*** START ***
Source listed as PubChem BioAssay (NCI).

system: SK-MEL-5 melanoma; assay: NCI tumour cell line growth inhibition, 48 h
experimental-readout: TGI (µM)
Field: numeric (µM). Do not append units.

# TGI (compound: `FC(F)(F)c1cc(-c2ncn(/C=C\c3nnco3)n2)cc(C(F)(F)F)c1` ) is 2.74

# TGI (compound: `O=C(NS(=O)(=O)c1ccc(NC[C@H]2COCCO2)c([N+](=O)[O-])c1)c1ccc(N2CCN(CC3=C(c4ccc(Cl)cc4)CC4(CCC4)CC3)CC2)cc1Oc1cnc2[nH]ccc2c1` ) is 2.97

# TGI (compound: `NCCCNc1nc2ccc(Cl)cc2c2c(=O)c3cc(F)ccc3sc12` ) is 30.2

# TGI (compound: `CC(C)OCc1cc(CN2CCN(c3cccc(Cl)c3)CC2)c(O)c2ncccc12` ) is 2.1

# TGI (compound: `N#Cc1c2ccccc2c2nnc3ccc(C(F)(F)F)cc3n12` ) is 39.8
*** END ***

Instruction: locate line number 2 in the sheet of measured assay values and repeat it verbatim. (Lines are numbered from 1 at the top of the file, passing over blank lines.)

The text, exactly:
system: SK-MEL-5 melanoma; assay: NCI tumour cell line growth inhibition, 48 h